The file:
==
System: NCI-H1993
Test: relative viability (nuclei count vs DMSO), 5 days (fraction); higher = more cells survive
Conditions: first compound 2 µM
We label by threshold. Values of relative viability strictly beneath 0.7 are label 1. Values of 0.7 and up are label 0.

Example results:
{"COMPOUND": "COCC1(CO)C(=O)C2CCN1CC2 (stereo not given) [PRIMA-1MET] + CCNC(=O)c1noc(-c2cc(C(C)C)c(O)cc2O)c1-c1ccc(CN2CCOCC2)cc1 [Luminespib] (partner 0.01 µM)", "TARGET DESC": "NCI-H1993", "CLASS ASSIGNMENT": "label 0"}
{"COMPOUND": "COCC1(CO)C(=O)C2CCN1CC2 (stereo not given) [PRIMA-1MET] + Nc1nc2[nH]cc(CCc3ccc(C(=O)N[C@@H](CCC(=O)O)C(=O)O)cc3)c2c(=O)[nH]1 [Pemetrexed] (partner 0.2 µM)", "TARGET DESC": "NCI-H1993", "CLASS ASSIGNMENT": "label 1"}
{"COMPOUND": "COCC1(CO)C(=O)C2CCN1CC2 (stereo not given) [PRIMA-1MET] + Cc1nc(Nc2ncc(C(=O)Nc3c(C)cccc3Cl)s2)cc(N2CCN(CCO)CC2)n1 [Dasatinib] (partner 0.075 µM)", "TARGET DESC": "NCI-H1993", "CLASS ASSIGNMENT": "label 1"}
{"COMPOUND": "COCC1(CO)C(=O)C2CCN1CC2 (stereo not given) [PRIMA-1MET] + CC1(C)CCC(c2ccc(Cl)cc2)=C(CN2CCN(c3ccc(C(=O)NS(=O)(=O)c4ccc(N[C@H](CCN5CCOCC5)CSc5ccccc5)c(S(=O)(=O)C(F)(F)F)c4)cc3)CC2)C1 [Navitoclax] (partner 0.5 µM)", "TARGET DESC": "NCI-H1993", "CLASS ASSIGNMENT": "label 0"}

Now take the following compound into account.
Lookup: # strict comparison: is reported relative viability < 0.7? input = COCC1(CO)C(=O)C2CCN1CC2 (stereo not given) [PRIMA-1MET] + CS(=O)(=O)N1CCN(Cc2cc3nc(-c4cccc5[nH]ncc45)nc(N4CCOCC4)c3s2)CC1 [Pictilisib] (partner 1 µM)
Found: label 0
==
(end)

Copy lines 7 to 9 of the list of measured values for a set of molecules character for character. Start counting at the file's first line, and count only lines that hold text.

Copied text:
{"COMPOUND": "COCC1(CO)C(=O)C2CCN1CC2 (stereo not given) [PRIMA-1MET] + Nc1nc2[nH]cc(CCc3ccc(C(=O)N[C@@H](CCC(=O)O)C(=O)O)cc3)c2c(=O)[nH]1 [Pemetrexed] (partner 0.2 µM)", "TARGET DESC": "NCI-H1993", "CLASS ASSIGNMENT": "label 1"}
{"COMPOUND": "COCC1(CO)C(=O)C2CCN1CC2 (stereo not given) [PRIMA-1MET] + Cc1nc(Nc2ncc(C(=O)Nc3c(C)cccc3Cl)s2)cc(N2CCN(CCO)CC2)n1 [Dasatinib] (partner 0.075 µM)", "TARGET DESC": "NCI-H1993", "CLASS ASSIGNMENT": "label 1"}
{"COMPOUND": "COCC1(CO)C(=O)C2CCN1CC2 (stereo not given) [PRIMA-1MET] + CC1(C)CCC(c2ccc(Cl)cc2)=C(CN2CCN(c3ccc(C(=O)NS(=O)(=O)c4ccc(N[C@H](CCN5CCOCC5)CSc5ccccc5)c(S(=O)(=O)C(F)(F)F)c4)cc3)CC2)C1 [Navitoclax] (partner 0.5 µM)", "TARGET DESC": "NCI-H1993", "CLASS ASSIGNMENT": "label 0"}